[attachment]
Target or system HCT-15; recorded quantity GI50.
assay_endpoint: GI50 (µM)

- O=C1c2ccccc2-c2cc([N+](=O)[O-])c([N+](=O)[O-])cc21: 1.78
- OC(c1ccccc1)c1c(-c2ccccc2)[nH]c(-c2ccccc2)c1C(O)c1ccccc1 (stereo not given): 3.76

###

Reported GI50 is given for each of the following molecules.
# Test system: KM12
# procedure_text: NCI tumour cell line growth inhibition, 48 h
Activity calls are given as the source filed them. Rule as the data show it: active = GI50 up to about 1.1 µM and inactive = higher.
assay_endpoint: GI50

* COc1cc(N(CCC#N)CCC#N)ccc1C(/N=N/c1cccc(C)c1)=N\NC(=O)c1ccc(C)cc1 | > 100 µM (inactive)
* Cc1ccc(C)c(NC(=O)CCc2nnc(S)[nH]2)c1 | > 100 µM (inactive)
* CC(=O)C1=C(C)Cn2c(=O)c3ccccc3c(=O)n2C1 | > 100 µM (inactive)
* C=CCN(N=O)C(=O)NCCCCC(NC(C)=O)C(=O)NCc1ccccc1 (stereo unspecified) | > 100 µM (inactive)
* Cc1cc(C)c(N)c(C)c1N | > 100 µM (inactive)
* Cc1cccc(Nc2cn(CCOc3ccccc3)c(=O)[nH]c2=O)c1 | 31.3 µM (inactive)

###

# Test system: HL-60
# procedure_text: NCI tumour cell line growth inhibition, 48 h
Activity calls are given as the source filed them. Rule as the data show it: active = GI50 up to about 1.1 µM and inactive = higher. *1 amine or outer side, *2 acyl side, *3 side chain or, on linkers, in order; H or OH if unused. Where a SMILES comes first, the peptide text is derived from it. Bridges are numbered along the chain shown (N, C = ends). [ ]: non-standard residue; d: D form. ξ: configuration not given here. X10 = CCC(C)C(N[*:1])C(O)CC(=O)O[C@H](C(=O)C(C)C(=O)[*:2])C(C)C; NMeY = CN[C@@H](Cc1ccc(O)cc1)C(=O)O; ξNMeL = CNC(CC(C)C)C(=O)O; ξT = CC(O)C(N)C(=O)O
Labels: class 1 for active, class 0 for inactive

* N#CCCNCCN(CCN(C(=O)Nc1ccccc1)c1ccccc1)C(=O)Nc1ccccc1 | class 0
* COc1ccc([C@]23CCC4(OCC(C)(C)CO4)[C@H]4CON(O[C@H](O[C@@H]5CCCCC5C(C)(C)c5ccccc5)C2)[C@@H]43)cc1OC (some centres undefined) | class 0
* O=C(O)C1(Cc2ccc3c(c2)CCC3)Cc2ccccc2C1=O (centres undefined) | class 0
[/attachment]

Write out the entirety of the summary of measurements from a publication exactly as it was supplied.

Target or system HCT-15; recorded quantity GI50.
assay_endpoint: GI50 (µM)

- O=C1c2ccccc2-c2cc([N+](=O)[O-])c([N+](=O)[O-])cc21: 1.78
- OC(c1ccccc1)c1c(-c2ccccc2)[nH]c(-c2ccccc2)c1C(O)c1ccccc1 (stereo not given): 3.76

###

Reported GI50 is given for each of the following molecules.
# Test system: KM12
# procedure_text: NCI tumour cell line growth inhibition, 48 h
Activity calls are given as the source filed them. Rule as the data show it: active = GI50 up to about 1.1 µM and inactive = higher.
assay_endpoint: GI50

* COc1cc(N(CCC#N)CCC#N)ccc1C(/N=N/c1cccc(C)c1)=N\NC(=O)c1ccc(C)cc1 | > 100 µM (inactive)
* Cc1ccc(C)c(NC(=O)CCc2nnc(S)[nH]2)c1 | > 100 µM (inactive)
* CC(=O)C1=C(C)Cn2c(=O)c3ccccc3c(=O)n2C1 | > 100 µM (inactive)
* C=CCN(N=O)C(=O)NCCCCC(NC(C)=O)C(=O)NCc1ccccc1 (stereo unspecified) | > 100 µM (inactive)
* Cc1cc(C)c(N)c(C)c1N | > 100 µM (inactive)
* Cc1cccc(Nc2cn(CCOc3ccccc3)c(=O)[nH]c2=O)c1 | 31.3 µM (inactive)

###

# Test system: HL-60
# procedure_text: NCI tumour cell line growth inhibition, 48 h
Activity calls are given as the source filed them. Rule as the data show it: active = GI50 up to about 1.1 µM and inactive = higher. *1 amine or outer side, *2 acyl side, *3 side chain or, on linkers, in order; H or OH if unused. Where a SMILES comes first, the peptide text is derived from it. Bridges are numbered along the chain shown (N, C = ends). [ ]: non-standard residue; d: D form. ξ: configuration not given here. X10 = CCC(C)C(N[*:1])C(O)CC(=O)O[C@H](C(=O)C(C)C(=O)[*:2])C(C)C; NMeY = CN[C@@H](Cc1ccc(O)cc1)C(=O)O; ξNMeL = CNC(CC(C)C)C(=O)O; ξT = CC(O)C(N)C(=O)O
Labels: class 1 for active, class 0 for inactive

* N#CCCNCCN(CCN(C(=O)Nc1ccccc1)c1ccccc1)C(=O)Nc1ccccc1 | class 0
* COc1ccc([C@]23CCC4(OCC(C)(C)CO4)[C@H]4CON(O[C@H](O[C@@H]5CCCCC5C(C)(C)c5ccccc5)C2)[C@@H]43)cc1OC (some centres undefined) | class 0
* O=C(O)C1(Cc2ccc3c(c2)CCC3)Cc2ccccc2C1=O (centres undefined) | class 0